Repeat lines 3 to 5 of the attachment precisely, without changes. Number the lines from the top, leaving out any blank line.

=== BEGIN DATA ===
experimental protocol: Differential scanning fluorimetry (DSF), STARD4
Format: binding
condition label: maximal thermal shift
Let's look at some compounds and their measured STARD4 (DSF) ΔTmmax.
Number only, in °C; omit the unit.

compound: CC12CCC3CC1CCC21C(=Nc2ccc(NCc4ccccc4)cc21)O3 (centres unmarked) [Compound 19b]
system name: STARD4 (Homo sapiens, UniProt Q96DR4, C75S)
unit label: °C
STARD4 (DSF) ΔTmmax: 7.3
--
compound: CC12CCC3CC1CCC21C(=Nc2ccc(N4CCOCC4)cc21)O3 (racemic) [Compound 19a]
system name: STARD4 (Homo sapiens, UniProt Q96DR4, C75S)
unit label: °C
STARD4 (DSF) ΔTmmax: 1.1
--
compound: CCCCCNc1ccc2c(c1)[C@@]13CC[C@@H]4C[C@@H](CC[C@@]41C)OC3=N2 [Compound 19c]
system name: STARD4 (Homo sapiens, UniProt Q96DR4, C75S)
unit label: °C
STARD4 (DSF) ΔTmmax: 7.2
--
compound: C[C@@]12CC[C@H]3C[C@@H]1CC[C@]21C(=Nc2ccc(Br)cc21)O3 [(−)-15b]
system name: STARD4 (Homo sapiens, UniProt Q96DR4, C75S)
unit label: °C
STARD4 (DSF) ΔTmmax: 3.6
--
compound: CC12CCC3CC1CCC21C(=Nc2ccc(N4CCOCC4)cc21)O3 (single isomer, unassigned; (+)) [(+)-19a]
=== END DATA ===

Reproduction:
condition label: maximal thermal shift
Let's look at some compounds and their measured STARD4 (DSF) ΔTmmax.
Number only, in °C; omit the unit.